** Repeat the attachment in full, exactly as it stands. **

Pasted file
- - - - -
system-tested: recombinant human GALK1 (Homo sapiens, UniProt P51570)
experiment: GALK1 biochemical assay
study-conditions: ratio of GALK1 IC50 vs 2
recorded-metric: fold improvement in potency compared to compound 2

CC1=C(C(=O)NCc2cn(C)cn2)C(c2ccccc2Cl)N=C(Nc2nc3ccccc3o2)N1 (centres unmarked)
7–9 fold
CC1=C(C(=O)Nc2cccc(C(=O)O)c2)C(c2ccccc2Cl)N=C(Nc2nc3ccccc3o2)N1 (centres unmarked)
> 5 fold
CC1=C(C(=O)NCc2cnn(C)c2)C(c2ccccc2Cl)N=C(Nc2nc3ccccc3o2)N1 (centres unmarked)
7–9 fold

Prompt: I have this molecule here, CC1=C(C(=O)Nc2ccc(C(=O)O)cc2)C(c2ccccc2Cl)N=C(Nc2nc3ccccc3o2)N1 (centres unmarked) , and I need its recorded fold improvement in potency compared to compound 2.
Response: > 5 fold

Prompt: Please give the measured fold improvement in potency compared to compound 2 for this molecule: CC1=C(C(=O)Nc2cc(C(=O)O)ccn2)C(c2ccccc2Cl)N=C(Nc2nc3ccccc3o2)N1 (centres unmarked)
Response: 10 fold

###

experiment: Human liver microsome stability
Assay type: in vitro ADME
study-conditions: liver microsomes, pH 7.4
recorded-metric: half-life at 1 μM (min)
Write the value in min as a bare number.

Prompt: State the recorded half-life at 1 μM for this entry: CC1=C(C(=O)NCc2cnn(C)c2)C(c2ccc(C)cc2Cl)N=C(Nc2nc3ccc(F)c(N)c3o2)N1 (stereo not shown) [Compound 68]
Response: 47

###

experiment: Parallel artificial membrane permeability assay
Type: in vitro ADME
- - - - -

system-tested: recombinant human GALK1 (Homo sapiens, UniProt P51570)
experiment: GALK1 biochemical assay
study-conditions: ratio of GALK1 IC50 vs 2
recorded-metric: fold improvement in potency compared to compound 2

CC1=C(C(=O)NCc2cn(C)cn2)C(c2ccccc2Cl)N=C(Nc2nc3ccccc3o2)N1 (centres unmarked)
7–9 fold
CC1=C(C(=O)Nc2cccc(C(=O)O)c2)C(c2ccccc2Cl)N=C(Nc2nc3ccccc3o2)N1 (centres unmarked)
> 5 fold
CC1=C(C(=O)NCc2cnn(C)c2)C(c2ccccc2Cl)N=C(Nc2nc3ccccc3o2)N1 (centres unmarked)
7–9 fold

Prompt: I have this molecule here, CC1=C(C(=O)Nc2ccc(C(=O)O)cc2)C(c2ccccc2Cl)N=C(Nc2nc3ccccc3o2)N1 (centres unmarked) , and I need its recorded fold improvement in potency compared to compound 2.
Response: > 5 fold

Prompt: Please give the measured fold improvement in potency compared to compound 2 for this molecule: CC1=C(C(=O)Nc2cc(C(=O)O)ccn2)C(c2ccccc2Cl)N=C(Nc2nc3ccccc3o2)N1 (centres unmarked)
Response: 10 fold

###

experiment: Human liver microsome stability
Assay type: in vitro ADME
study-conditions: liver microsomes, pH 7.4
recorded-metric: half-life at 1 μM (min)
Write the value in min as a bare number.

Prompt: State the recorded half-life at 1 μM for this entry: CC1=C(C(=O)NCc2cnn(C)c2)C(c2ccc(C)cc2Cl)N=C(Nc2nc3ccc(F)c(N)c3o2)N1 (stereo not shown) [Compound 68]
Response: 47

###

experiment: Parallel artificial membrane permeability assay
Type: in vitro ADME